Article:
Background: A pentacyclic lupenane-type natural triterpenoid, betulin, has attracted attention in the
field of medicinal chemistry since it exhibited a variety of biological activities, including anticancer activity.
Objective: The aim of this present work was to obtain derivatives of betulin through bacterial biotransformation
and investigate its anticancer activity against A549, HepG2 and 5RP7 cancer cell lines.
Methods: Bacterial biotransformation studies were continued in an MBH broth medium for 7 days at 35oC.
Anticancer activities of betulin against A549, HepG2 and 5RP7 cell lines were carried out using XTT assay, and
their selectivity was determined using a healthy cell line of NIH/3T3. Cell proliferation ELISA, BRDU
(colorimetric) assay was used for measuring proliferation in replicative cells in which DNA synthesis occurs.
Flow cytometric analysis was used for measuring apoptotic cell percentages, caspase 3 activation and
mitochondrial membrane potential.
Results: Bacterial biotransformation studies with 7 bacteria of Staphylococcus aureus ATCC 6538, Proteus
vulgaris NRRL B-123, Bacillus subtilis NRRL B-4378, Streptomyces griseolus NRRL B-1062, Escherichia coli
ATCC 8739, Staphylococcus aureus ATCC 43300 and Bacillus velezensis NRRL B-14580 produced no
metabolite. In in vitro anticancer activity studies, betulin was found to exert anticancer activity against A549,
HepG2 and 5RP7 cell lines with IC50 values of 207.7, 125.0 and 28.3 μg/mL, whereas SI values were found to be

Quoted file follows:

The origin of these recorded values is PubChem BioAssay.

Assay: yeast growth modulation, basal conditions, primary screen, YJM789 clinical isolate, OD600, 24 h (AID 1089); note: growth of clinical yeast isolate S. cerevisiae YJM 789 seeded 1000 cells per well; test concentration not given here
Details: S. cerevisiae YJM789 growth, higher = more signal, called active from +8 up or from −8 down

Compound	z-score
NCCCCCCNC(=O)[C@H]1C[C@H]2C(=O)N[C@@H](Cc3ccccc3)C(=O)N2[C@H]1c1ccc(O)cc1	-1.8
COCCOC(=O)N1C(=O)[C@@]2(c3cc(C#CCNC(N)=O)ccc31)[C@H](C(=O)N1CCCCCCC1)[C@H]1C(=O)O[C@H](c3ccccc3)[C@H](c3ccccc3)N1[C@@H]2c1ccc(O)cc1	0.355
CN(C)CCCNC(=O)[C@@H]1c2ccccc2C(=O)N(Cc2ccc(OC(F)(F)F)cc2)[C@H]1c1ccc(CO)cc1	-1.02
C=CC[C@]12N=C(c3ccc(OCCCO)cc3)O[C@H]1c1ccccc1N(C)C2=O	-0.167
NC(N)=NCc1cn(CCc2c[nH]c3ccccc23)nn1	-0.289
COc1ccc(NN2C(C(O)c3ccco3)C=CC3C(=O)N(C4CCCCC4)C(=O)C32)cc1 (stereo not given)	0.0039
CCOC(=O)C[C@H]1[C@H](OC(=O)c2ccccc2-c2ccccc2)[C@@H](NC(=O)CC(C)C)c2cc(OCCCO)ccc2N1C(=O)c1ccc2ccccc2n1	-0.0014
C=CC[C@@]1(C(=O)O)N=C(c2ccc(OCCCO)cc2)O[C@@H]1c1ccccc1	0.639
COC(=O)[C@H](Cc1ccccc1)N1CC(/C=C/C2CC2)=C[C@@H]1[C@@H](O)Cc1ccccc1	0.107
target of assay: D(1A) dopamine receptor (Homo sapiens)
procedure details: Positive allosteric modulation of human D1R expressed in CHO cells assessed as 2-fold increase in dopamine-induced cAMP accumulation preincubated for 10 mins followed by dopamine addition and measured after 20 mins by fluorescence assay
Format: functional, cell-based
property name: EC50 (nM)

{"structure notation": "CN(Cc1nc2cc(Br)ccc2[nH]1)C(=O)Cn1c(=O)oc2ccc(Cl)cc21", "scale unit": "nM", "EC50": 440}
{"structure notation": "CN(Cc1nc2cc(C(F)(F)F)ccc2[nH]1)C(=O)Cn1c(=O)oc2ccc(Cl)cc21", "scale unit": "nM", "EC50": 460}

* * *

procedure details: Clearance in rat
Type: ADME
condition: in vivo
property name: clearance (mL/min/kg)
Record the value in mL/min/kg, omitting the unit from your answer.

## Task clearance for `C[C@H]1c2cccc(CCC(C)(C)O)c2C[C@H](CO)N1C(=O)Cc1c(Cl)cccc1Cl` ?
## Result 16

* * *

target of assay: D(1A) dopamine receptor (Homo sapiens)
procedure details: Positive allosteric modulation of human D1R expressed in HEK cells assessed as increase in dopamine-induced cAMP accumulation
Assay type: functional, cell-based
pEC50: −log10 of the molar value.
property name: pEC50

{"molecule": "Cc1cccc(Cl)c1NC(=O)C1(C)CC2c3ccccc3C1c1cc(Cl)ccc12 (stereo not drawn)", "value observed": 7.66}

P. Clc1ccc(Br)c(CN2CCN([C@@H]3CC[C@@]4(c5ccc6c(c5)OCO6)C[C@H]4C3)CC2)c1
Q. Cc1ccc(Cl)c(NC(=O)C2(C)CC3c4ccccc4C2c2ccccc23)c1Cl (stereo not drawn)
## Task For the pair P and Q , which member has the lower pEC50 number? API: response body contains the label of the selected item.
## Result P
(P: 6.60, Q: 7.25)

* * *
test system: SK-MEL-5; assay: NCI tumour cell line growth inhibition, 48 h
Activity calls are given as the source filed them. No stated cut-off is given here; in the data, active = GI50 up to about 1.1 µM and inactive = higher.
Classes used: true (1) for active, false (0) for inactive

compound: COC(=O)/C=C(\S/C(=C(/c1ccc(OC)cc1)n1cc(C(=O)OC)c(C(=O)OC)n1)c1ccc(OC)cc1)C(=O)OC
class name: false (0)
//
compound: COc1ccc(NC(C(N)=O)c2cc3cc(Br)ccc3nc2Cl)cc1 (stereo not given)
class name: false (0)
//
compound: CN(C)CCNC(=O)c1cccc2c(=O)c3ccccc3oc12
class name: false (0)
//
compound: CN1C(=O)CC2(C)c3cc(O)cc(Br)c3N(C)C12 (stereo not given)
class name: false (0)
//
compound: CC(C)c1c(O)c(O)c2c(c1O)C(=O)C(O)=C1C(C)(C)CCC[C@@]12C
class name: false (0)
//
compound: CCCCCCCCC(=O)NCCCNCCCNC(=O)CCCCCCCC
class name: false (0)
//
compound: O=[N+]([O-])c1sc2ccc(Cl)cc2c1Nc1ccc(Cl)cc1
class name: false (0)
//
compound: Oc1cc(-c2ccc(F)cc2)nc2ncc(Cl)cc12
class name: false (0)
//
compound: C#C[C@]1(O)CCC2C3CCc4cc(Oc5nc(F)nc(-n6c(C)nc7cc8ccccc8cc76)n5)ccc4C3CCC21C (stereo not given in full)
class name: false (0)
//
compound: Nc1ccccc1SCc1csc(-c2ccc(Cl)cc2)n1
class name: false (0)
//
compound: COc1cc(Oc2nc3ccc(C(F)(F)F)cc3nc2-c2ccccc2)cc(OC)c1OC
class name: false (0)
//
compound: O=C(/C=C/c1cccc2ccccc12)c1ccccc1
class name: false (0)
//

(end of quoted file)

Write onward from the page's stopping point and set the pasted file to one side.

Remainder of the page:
30, 50 and 223, respectively. Early and late apoptotic percentages of betulin were found as 9.6, 12.1 and 85.4%
on A549, HepG2 and 5RP7, respectively, while caspase 3 positive cell percentages were 2.3, 28.7 and 13.3% for
IC50 concentrations. In addition, betulin caused G1 cell cycle arrest (49.5%) on 5RP7 cell line.
Conclusion: The results have been shown that betulin activities against A549 and HepG2 cell lines were
nonselective and limited its cytotoxic activity against healthy cells, but it is possible to say that it exerted
selective activity against 5RP7 cell (28.33±1.53 μg/mL). Betulin effects on apoptosis were found to be dosedependent,
while its effect on caspase 3 activation, mitochondrial membrane potential, and cell cycle arrest on
G0/G1 phase was not dependent on doses. Therefore, betulin could be a good candidate for the treatment of H-ras
active cancer types.